Co-op Purposes Report 2018
For anyone who strives to eat seasonally in the Northwest, March can pose a particular challenge. After maintaining a steady diet of kale and potatoes, locals run out of new ways to cook winter squash, and they’ve long since emptied their freezers of summer fruit. There’s still a good month and a half before Washington asparagus makes its grand entrance. It’s in this void that sweet purple sprouting broccoli swoops in to revitalize tired taste buds.
“The Pacific Northwest is a leader in local, nutritious and organic food trends,” said Micaela Colley, Program Director with Organic Seed Alliance (OSA). “Purple sprouting broccoli falls into all these categories.”
In 2009, OSA began developing trial varieties of purple sprouting broccoli — an English heirloom broccoli — for the Northwest. Joined by Nash Huber of Nash’s Organic Produce — OSA’s neighbor on Washington’s Olympic Peninsula — and Tom Lively of Organically Grown Company (OGC) based in Eugene, Oregon, the project quickly gained momentum.
“OGC became involved in a desire to support Northwest winter production,” said Micaela.
Purple sprouting broccoli is planted in the fall. With florets resembling bouquets of French lavender, it’s ready for harvest before the first day of spring, providing a critical financial boost right when small farmers need it most.
“Our winters are cold enough to induce bud development, but not so cold that the crop freezes,” said Micaela.
Despite the Northwest’s temperate climate, a lot of work has been required to optimize this new organic vegetable for the region — work that continues today.
“The truth is, our winter lows can fluctuate,” said Micaela, “and not all varieties are equally cold tolerant.”
OSA works closely with local farms to track temperatures, test planting dates and ultimately breed new varieties that can grow reliably in Washington and Oregon. OGC supports growers in a myriad of ways, from hands-on training and crop monitoring to purchasing and distributing plant starts to setting guaranteed prices per case.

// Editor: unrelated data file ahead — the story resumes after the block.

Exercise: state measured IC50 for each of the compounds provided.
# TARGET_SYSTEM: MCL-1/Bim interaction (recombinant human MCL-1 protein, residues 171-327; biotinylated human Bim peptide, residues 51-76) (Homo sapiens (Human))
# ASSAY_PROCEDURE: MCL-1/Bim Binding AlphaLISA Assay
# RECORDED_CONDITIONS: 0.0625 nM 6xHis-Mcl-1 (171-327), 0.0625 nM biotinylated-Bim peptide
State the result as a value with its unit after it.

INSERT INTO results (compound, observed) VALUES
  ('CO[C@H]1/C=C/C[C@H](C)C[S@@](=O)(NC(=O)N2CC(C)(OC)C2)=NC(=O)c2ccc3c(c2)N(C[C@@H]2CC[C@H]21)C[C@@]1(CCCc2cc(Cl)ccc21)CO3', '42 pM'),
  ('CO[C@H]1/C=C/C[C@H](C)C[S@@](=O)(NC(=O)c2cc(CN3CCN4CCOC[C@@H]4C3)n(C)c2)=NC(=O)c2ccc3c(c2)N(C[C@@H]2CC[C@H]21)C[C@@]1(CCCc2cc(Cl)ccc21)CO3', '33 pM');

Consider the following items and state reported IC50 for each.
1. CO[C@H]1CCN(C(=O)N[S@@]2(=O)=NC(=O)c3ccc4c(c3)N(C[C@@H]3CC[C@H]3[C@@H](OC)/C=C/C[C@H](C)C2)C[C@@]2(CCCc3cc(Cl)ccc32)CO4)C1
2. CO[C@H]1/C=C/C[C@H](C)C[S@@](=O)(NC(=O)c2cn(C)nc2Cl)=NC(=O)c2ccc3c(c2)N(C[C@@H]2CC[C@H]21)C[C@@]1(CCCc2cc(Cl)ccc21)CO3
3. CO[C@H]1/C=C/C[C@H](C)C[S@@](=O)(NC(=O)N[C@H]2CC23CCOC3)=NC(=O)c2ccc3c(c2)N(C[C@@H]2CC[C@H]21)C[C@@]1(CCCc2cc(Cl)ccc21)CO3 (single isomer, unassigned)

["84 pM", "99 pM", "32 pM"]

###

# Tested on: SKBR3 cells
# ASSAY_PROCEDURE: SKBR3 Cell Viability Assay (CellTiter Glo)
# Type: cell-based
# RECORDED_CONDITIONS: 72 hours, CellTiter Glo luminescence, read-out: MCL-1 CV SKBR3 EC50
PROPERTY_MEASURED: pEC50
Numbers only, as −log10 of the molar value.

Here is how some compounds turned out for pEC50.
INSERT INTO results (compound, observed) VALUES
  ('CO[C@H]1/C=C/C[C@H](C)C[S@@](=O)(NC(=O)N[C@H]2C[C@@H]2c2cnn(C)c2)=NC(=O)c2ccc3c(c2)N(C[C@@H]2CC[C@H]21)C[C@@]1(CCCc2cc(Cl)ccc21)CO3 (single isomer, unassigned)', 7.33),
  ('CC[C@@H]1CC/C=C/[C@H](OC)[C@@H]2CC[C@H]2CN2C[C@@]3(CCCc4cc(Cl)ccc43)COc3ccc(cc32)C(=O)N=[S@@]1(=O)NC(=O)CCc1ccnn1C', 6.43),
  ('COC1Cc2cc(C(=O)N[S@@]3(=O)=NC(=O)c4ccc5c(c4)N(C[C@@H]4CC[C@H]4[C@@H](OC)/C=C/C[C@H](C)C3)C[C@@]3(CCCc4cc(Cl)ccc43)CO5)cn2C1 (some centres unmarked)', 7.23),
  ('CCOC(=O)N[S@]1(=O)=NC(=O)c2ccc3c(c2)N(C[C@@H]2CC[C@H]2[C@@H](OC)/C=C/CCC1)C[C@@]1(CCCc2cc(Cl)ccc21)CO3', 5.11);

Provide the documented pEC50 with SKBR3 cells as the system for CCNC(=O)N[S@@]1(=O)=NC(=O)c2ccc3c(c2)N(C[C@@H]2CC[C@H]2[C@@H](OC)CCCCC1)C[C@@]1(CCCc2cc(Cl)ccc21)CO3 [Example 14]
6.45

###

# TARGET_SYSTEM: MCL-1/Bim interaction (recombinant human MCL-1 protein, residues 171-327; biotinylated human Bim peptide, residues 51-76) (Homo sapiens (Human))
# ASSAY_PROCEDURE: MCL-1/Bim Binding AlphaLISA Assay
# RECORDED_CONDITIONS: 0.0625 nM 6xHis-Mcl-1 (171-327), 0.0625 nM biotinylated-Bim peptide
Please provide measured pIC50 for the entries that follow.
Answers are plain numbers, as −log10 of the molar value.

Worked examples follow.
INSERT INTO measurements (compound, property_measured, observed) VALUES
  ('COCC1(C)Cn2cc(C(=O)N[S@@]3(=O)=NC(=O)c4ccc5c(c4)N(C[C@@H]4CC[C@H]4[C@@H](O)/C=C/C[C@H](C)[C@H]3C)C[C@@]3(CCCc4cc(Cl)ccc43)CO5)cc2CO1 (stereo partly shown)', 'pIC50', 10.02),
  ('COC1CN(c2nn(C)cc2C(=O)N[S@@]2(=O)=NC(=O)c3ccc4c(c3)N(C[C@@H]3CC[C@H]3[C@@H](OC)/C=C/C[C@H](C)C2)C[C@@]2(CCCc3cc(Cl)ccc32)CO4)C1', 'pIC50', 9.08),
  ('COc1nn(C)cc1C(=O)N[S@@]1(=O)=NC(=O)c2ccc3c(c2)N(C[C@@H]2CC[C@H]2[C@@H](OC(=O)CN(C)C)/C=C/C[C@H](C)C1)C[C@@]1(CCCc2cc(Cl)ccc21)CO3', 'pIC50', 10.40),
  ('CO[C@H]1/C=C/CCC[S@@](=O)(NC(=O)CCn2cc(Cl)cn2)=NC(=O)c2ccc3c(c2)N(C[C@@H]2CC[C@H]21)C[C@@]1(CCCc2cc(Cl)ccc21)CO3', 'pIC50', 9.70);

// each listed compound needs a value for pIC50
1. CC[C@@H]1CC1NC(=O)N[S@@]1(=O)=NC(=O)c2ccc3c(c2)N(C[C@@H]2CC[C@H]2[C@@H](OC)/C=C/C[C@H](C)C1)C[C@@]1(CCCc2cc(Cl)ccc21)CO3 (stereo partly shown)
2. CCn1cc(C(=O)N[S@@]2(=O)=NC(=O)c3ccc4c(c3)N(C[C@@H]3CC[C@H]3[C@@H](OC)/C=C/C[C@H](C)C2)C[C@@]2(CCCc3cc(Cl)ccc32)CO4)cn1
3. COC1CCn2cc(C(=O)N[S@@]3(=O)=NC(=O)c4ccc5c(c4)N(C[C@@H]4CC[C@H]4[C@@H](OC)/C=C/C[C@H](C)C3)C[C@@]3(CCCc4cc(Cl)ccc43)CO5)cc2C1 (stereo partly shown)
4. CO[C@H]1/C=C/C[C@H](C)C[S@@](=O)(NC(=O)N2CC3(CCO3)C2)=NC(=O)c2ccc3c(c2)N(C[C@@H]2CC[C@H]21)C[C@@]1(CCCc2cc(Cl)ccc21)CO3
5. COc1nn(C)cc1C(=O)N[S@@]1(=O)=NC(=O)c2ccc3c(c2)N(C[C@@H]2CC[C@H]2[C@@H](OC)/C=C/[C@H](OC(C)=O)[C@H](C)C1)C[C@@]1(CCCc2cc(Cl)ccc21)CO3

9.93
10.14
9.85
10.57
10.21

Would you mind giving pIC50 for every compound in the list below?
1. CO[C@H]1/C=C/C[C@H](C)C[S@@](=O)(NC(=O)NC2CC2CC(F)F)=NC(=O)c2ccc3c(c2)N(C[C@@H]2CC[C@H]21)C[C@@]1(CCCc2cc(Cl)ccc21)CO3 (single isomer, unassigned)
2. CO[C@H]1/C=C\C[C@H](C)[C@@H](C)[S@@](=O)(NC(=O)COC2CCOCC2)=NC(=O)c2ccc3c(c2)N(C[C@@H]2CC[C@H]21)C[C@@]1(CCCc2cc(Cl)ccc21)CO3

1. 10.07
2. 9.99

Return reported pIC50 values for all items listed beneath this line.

Encouraged by their longtime partnership with OGC and commitment to local growers, PCC petitioned the Washington State Department of Agriculture to select the purple sprouting broccoli project for funding. In addition, PCC pledged ongoing production support and marketing through both digital channels and in-store promotions.
“I’ve got to hand it to them,” said Joe Hardiman, veteran PCC Produce Merchandiser. “This project took a really long time. It’s amazing what they’ve done with it.”
Purple broccoli is one of many ways in which Organically Grown Company has bolstered local, organic food economies up and down the West Coast — work they’ve been committed to for more than 40 years.
Founded in 1978, OGC began as a community of gardeners, farmers and environmental advocates committed to making organic food more accessible. They exchanged knowledge and pooled their resources to buy supplies.
“When the founders realized that the best way to promote organic agriculture would be to help farmers sell their produce,” said Tonya Sanchez, OGC’s Marketing Communications Manager, “we became a grower-owned, agricultural marketing co-op.”
This means small farmers could combine their product in order to reach minimums required by restaurants and retailers. More product from small, local farms in the market means better access to high-quality, organic food for regional communities.
In 1993, OGC became an S Corporation in order to include employees in company ownership. Then, in July 2018, they embarked on a brand new business model by creating the Sustainable Food & Ag Perpetual Purpose Trust.
“The Trust will eventually hold 100 percent of ownership rights, ensuring that the company will never be swallowed up by outside investors or sold to a large competitor that might water down the mission,” said Tonya. “It allows the company to stay financially resilient and grow its impact through a community investment vehicle […], similar to many co-ops.”
Instead of focusing on shareholder interests and maximizing profits, OGC can now concentrate on maximizing their purpose — expanding organic agriculture in the U.S.
“OGC’s mission — to cultivate a diverse, sustainable and engaged organic trade from farm to marketplace — dovetails seamlessly with the work PCC does,” said Tonya. “Together, we focus holistically on supporting the organic marketplace.”
“OGC and PCC are like-minded companies,” said Kevin Byers, PCC Produce Merchandiser. “Our values are aligned and our stories are very similar.”
When it comes down to it, this partnership thrives because it’s driven by people, not profit.
Since 1998, PCC has worked with OGC to tackle organic agriculture projects, from establishing higher product standards to broadening and diversifying organic grocery inventory. Many small farms struggle to compete with large-production companies. OGC steps in by creating new markets for differentiated varieties of produce — new avenues for farmers who can’t churn out massive shipments of base commodities, like navel oranges and Gala apples.